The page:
Mark Craig's 10 for 203 was the 25th occasion a New Zealand bowler had taken 10 wickets, and he was the 15th bowler to achieve the feat.

Most runs by a New Zealander in a calendar year:

B McCullum 969 64.6 2014
J R Reid 871 36.39 1965
R Taylor 866 72.17 2013
M Crowe 820 51.25 1985
R Taylor 819 54.6 2012
R Taylor 818 38.95 2008
R Taylor 782 55.86 2009
B Sutcliffe 774 51.6 1954
N Astle 769 45.24 1999
B McCullum 758 75.8 2010
M Crowe 751 62.58 1987
S Fleming 737 46.06 2004
J Wright 705 78.33 1990
G Turner 676 96 1972
M Richardson 663 60.27 2001
B Congdon 641 27.87 1969
S Fleming 631 70.11 2003
S Thomson 631 39.44 1994
B Young 623 44.5 1997
M Crowe 598 46 1992
C McMillan 587 39.13 2000
K Rutherford 571 43.92 1993
S Fleming 570 47.5 2006
J Wright 566 40.43 1984
M Burgess 565 35.31 1976
G Howarth 560 56 1978
L Vincent 541 49.18 2005
A Jones 513 102.6 1991

Sunday, November 2, 2014

Fast man Bartlett has story to tell

New Zealand cricket does not have a reputation for producing fast bowlers capable of sustaining form or fitness for the long haul.

Perhaps it's something for the physiology professors to work out. Certainly, they would have plenty of case study material from those comets who have exploded across the lower atmosphere in New Zealand.

Meteor Over Marborough - The Gary Bartlett Story by John Alexander. Printed and available from Copy Press Books, Nelson, $49.95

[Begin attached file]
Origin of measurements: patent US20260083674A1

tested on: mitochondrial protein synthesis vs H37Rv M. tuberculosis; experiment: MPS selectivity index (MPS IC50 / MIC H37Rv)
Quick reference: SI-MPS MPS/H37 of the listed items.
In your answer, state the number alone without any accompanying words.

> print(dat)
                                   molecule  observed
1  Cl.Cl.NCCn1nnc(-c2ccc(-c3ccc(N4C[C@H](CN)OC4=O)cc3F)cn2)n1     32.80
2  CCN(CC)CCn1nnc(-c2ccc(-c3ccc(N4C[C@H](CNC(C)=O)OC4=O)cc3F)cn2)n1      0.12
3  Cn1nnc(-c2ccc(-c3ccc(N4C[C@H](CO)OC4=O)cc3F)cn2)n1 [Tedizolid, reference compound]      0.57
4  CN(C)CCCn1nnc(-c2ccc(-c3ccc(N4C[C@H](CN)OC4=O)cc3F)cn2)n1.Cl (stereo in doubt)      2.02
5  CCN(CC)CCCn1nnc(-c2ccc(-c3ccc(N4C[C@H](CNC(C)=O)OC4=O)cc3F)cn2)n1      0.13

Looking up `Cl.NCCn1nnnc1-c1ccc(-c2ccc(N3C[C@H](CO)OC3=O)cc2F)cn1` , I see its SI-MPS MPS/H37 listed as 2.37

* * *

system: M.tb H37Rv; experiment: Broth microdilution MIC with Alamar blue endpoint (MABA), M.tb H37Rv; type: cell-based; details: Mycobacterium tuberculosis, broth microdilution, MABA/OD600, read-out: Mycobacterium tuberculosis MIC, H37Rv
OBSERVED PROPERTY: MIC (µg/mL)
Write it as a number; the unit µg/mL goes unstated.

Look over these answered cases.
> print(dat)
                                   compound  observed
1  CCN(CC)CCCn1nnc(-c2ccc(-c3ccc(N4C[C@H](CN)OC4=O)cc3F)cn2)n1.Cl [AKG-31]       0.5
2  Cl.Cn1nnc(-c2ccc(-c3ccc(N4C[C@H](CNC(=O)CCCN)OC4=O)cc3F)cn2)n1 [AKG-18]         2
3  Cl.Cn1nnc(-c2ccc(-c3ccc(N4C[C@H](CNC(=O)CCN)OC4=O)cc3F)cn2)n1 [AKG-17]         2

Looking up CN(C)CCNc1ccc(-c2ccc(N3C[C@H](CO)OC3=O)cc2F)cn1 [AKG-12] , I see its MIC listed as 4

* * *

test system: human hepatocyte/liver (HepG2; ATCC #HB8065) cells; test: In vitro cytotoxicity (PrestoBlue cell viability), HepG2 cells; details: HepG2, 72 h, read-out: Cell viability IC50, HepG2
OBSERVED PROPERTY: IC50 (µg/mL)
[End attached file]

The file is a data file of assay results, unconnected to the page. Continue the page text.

It is a sad fact that those who have generated speed above the ordinary have burned out all too quickly.

In recent memory Shane Bond is the most obvious example, but before him there was Murray Webb, who terrorised batsmen in domestic cricket in the late-60s early 70s but never had the good fortune to get to bowl in a Test match on a bowling belter.

Richard and Dayle Hadlee each generated lively pace, Richard for a brief period before deciding endurance was more reasonable than express pace while Dayle was never able to shake a back injury suffered almost immediately after he was exposed to international play.

The fastest of them all may well have been Gary Bartlett who had the satisfaction of being a key contributor to three of New Zealand's first four Test victories, two overseas in South Africa in 1961-62 and at home against India in 1967-68.

Comparisons between eras are difficult, especially when timing devices were not as efficient as those on the modern scene.

However, those who have had the chance to see all the possible claimants in action rate Bartlett as the fastest of them all.

But he was to suffer injuries that negated the total impact he could have made.

His story is a fascinating one and has been finally committed to print by former Blenheim sports writer John Alexander.

'Meteor Over Marlborough'  is the end product and it is a fascinating look through cricket of Bartlett's era from a bowler's perspective and which hasn't been recognised as books about John Reid and Bert Sutcliffe are the only books of significance from the time and they concentrate more on those batsmen's feats.